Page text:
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  1. #1
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    Best bike maintenance book for newbi

    I am a newbi to road biking and road bikes; I need a bike maintenance book. What book to you guys think would be best for a newbi.

    Thanks,
    don

  2. #2
    Senior Member gurry's Avatar
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    Do you mean a bicycle repair book? Park Tools has a good one, but just visiting their website can give you all the info you need. Try visiting your local library to see if they have any good stuff.

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    +1 on the Park Tools Guide and then their Site. That was one thing that I would buy for each new mechanic at the shop, just as a guide or reference.

    Another source would be a Sutherlands Guide, but they are very expensive and you need to have a little more experience for those. A motherlode of information in those. Currently the 7th Edition is $95, but I think they are due for an update soon so the price will be back up to like $189 or so.
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  4. #4
    Senior Member Road Fan's Avatar
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    Quote Originally Posted by dondford View Post
    I am a newbi to road biking and road bikes; I need a bike maintenance book. What book to you guys think would be best for a newbi.

    Thanks,
    don
    For basic stuff told in an informative way with hand-holding made available, I'd suggest (if you have a road bike or hybrid) Lennard Zinn's The Art of Road Bike Maintenance. He has a mountain bike book, too, if that's more what you need. These have text and pictures, and a lot of info about "what are the parts and what are they called?"

    For an even more basic and conversational approach, look in a used bookstore for a late edition of Anybody's Bike Book by Tom Cuthbertson. I think I've seen one copyrighted as late as 2000. Lots of hand-holding, and lots of good instructions. Hand-drawn illustrations, that I think do a lot more for you than photos. Ditto for the Zinn books.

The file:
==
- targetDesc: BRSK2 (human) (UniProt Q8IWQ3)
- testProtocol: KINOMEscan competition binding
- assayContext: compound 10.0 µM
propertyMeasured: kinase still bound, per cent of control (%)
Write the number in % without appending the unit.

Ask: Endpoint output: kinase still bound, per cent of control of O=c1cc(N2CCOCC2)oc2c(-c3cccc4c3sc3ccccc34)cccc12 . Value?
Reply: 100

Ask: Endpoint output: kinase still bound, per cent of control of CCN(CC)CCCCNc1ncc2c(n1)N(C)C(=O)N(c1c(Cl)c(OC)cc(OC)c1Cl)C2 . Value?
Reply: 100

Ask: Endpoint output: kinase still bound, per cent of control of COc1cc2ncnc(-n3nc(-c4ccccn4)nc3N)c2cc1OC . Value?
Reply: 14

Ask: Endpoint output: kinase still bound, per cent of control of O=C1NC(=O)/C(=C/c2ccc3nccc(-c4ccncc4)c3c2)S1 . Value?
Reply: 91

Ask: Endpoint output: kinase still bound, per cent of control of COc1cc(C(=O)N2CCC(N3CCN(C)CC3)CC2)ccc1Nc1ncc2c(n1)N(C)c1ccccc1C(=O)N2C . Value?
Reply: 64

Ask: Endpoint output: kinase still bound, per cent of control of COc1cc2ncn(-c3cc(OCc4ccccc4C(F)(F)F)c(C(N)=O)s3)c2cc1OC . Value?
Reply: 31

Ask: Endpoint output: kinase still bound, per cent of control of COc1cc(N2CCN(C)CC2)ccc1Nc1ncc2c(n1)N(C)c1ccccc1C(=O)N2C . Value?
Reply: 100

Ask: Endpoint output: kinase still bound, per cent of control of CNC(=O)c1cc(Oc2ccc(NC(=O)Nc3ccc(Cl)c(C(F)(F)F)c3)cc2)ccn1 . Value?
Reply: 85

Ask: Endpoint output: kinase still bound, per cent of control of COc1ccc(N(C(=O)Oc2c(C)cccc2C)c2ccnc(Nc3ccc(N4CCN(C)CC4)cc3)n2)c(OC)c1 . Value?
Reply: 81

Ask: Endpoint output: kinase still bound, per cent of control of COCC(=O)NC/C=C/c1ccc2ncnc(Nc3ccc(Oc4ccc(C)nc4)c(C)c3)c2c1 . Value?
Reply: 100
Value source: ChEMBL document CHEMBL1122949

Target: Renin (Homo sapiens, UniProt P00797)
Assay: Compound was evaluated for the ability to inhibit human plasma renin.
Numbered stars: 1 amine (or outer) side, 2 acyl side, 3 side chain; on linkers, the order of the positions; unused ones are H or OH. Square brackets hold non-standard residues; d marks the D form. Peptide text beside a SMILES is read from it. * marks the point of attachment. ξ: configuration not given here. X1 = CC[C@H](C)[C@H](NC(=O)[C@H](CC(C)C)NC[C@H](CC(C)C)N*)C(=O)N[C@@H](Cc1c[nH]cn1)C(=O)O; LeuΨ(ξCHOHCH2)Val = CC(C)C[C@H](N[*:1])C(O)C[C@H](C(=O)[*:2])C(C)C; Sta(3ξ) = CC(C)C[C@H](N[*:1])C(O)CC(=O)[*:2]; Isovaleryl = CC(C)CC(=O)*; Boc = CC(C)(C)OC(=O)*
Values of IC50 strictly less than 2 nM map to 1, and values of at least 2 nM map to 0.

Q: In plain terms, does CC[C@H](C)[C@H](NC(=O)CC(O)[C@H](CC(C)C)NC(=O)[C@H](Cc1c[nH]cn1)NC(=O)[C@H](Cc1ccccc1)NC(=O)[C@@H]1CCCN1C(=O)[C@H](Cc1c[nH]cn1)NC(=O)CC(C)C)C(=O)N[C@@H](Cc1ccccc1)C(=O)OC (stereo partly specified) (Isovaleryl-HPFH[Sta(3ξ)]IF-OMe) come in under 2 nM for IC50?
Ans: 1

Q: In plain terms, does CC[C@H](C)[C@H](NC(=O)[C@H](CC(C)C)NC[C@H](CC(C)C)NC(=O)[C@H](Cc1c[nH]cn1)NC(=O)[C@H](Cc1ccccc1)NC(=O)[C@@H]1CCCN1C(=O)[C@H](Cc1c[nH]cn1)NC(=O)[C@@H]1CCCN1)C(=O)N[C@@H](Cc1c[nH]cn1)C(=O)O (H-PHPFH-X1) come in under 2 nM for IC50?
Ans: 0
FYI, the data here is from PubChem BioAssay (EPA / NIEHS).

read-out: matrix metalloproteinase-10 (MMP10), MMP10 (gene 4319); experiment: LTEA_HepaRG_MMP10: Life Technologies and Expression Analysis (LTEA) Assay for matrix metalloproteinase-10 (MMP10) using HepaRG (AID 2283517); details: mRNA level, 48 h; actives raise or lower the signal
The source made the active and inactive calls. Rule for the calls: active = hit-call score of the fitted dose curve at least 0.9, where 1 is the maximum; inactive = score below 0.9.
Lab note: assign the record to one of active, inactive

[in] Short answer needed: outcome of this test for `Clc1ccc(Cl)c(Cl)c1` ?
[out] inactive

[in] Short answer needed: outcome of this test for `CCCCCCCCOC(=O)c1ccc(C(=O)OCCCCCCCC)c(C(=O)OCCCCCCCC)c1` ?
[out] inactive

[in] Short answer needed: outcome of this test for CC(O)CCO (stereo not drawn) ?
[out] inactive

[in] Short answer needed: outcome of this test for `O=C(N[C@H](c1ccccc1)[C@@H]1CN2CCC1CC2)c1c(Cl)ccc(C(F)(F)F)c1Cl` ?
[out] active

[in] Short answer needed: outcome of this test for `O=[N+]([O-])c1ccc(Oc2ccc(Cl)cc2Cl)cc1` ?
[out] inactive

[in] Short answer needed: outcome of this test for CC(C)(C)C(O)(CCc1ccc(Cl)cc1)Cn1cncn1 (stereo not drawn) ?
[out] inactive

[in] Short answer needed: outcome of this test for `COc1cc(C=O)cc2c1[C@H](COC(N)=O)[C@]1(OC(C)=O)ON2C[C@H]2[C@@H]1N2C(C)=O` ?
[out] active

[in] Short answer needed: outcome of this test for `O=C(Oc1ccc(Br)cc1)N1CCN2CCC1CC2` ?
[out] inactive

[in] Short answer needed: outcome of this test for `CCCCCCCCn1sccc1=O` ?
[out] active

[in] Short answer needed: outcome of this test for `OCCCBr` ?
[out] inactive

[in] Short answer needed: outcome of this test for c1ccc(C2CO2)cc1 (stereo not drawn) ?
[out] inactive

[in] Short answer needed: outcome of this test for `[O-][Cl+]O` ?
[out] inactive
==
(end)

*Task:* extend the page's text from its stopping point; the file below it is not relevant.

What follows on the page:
For a dictionary of shop repair procedures with authoritative use of tools and materials, the Park book and their website.

    For a commercial shop-grade reference manual with all the big and little details, Sutherland's or Barnett's. These are both in excess of $100.

  5. #5
    Rat Bastard mcoomer's Avatar
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    Another vote for Park Tool's book and their exellent website. They give away a lot of information on their site and that's a big reason why I buy their tools. I feel that goodwill towards riders should be rewarded.
    It's better to burn out than fade away...or slip out of your pedal and face plant on the side of the road!!!

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  6. #6
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    Zinn Zinn Zinn Zinn Zinn Zinn

  7. #7
    DRF aka Thrifty Bill wrk101's Avatar
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    +1 Just use the Park Tool website, it really is excellent.

  8. #8
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    I've got the Zinn book and, yes, it's great. But I also got "Bike Repair Manual" by Chris Sidwells. It's British book with American printing and cover price of only $15 (vs. about $40 for Zinn, as I recall). (www.dk.com). I'm mildly dyslexic and find that following any kind of written instruction can be very perplexing. For whatever reason, the Sidwells book is clearer in its explanations for me than the Zinn book without sacrificing depth -- and it offers four-colour photos, instead of Zinn's line drawings. Highly recommended